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  Naomi McDonald   July 29, 2015   Children, Parents, Health, Illness, Prevention, Family, School 0 Comments

Avoid these common illnesses in school-aged children

Let’s get healthy

25897638_sParents of school-aged kids often wonder, “What kind of sickness is my child going to come home with this week?” A big concern that parents have with children getting sick is the number of school days they’re going to miss. Previous studies from the CDC state that 40 percent of children ages 5 through 17 have missed three or more days of school in the past year due to illness or injury. In addition, children across the country miss roughly 22 million cumulative school days every year due to colds and 38 million due to the influenza virus.

Schools are unfortunately a breeding ground for germs because there are so many people in close contact with each other. Many schools are trying to keep their grounds healthy by:

  • Strongly encouraging students and staff to stay home and seek the proper medical attention for illnesses

  • Supplying soap and paper towels to encourage proper hand hygiene

  • Cleaning and disinfecting classroom materials and surfaces on a regular basis

  • Sending out messages daily about preventing diseases that are going around the school

  • Handling food safely and using safety precautions when handling bodily fluids

  • Strongly encouraging students and staff members to get influenza vaccinations

Despite school's best efforts to prevent illnesses on their campuses, there are still illnesses you should be wary of your child catching. Common illnesses in school-aged children include:

  • Foodborne illnesses – Consuming pathogen-contaminated food and drink causes these. Without proper care, they result in 325,000 hospitalizations and 5,000 deaths in the U.S. annually.

  • Influenza or the flu – Five to 10 percent of the population winds up coming down with a seasonal form of the flu. There are about 200,000 people hospitalized for complications, and approximately 36,000 die annually from the flu. Young children are more at risk for the more serious complications because their bodies can’t fight off the illness as well as adults can.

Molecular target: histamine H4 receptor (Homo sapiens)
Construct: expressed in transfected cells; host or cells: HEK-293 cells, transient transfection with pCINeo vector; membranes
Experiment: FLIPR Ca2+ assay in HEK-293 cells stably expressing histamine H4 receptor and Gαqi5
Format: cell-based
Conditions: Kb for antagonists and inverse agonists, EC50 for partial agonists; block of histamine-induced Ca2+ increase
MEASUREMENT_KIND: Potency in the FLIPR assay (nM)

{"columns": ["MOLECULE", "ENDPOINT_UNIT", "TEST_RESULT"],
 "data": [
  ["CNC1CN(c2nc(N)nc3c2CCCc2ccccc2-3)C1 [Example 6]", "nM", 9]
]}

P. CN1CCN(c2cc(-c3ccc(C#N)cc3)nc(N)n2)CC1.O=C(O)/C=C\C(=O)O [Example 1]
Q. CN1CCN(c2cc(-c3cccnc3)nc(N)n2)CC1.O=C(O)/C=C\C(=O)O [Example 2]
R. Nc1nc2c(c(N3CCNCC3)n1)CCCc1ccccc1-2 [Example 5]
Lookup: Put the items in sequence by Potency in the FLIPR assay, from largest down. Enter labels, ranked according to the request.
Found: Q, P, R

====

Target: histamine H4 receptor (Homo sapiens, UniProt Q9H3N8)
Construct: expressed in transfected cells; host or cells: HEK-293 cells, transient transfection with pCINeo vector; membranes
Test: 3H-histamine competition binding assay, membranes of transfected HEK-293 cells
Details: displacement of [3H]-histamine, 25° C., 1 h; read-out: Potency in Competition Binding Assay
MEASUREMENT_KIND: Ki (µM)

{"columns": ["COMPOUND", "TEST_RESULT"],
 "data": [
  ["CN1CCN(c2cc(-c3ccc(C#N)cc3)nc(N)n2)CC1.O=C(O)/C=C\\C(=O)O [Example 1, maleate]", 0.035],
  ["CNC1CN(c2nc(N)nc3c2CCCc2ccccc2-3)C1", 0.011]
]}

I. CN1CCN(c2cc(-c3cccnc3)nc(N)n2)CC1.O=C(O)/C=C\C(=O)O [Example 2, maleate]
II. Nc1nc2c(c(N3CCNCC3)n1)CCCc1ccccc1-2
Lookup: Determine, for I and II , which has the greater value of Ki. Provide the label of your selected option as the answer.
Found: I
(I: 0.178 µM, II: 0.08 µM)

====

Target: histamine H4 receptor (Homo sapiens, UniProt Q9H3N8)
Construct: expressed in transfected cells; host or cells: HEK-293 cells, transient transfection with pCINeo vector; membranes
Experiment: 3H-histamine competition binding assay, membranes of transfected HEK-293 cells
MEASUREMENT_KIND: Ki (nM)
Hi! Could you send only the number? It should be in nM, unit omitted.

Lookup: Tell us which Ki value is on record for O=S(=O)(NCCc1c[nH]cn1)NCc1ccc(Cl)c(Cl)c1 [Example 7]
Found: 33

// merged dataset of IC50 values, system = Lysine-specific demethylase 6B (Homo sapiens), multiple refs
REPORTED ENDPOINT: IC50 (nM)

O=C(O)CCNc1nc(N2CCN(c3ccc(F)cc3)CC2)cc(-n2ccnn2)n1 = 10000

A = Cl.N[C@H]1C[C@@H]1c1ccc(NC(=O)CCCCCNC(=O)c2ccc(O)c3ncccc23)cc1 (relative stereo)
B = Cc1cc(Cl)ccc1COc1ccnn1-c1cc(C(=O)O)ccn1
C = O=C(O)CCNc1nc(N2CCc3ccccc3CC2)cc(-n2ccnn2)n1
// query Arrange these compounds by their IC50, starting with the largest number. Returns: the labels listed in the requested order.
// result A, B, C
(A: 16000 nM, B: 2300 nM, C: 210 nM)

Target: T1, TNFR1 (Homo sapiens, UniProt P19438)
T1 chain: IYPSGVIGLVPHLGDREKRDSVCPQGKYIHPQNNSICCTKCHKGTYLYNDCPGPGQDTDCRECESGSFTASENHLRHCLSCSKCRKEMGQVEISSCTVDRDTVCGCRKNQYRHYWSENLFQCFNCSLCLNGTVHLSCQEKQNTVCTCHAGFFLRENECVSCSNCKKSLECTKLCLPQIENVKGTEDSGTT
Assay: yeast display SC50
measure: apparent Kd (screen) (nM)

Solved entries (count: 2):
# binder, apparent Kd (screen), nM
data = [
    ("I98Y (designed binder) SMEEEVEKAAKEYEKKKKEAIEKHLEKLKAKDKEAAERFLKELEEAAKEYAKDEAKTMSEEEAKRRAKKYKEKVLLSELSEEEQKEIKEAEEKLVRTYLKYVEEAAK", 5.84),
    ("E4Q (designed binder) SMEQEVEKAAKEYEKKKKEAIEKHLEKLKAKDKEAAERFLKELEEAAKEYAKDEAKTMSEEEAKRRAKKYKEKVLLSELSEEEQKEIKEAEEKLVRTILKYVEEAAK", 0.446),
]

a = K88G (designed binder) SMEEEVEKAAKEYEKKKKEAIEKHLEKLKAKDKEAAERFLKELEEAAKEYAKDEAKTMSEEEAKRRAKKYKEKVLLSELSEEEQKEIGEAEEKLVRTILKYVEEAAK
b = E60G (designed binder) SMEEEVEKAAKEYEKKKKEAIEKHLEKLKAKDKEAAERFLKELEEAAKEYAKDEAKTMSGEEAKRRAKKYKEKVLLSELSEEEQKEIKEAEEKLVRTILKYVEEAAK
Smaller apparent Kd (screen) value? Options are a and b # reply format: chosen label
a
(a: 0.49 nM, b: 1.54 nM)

• MRSA (Methicillin-resistant Staphylococcus aureus) – This is a type of Staph bacteria that is resistant to certain antibiotics and can cause skin and other infections. These types of infections occur in 94,000 people every year, resulting in an estimated 19,000 deaths.

  • Pink eye – Pink eye is the inflammation or infection of the outer membrane of the eye and inner eyelid. There are more than three million cases in the U.S. per year.

Here are a few easy – and important – tips that you can teach your children in order to help prevent them from contracting these illnesses and passing them around.

Wash your hands

Some people think that this is “common sense,” but according to recent studies, 95 percent of people wash their hands incorrectly. When executed properly, hand hygiene is the best way to keep from getting sick and spreading illnesses. Schools are now teaching good practices and providing this information for students and families so that they can continue at home. Two key elements to proper hand washing are using soap and singing the “Happy Birthday” song twice while scrubbing; if you do that, your hands are properly clean.

Respiratory etiquette

Respiratory infections can spread easily via coughs and sneezes. To prevent germs from spreading, you must cover your nose and mouth with a tissue when sneezing or coughing. You should then immediately throw the tissue in the trash. If there are no tissues available, cough or sneeze into the crook of your arm or your sleeve. Schools are teaching this etiquette to both staff and students.

Flu shots

A common rule of thumb is to keep children home from school, depending on their symptoms, for 24 hours after noticing a fever. Consider longer times away from school based on a doctor’s recommendation. Some schools include information on certain types of illnesses and the amount of time students need to stay out of school in the student handbooks. This is to ensure that children do not get their peers sick and create a school-wide epidemic.

At Velocity Care, we provide influenza vaccinations and can treat your child’s sickness in our walk-in clinics so they can quickly get back to school. We have offices in the Shreveport/Bossier City, Louisiana, area and in Little Rock, Arkansas. Visit our website, www.velocitycare.com, to find the nearest clinic.

Caring for strep throat

Photo credit: 123RF Stock Photo 

 

Medical disclaimer

 

This site offers medical, health, fitness and nutritional information and is designed for educational purposes only. General information found on this website is not intended to diagnose any medical condition or to replace your health care professional.

 

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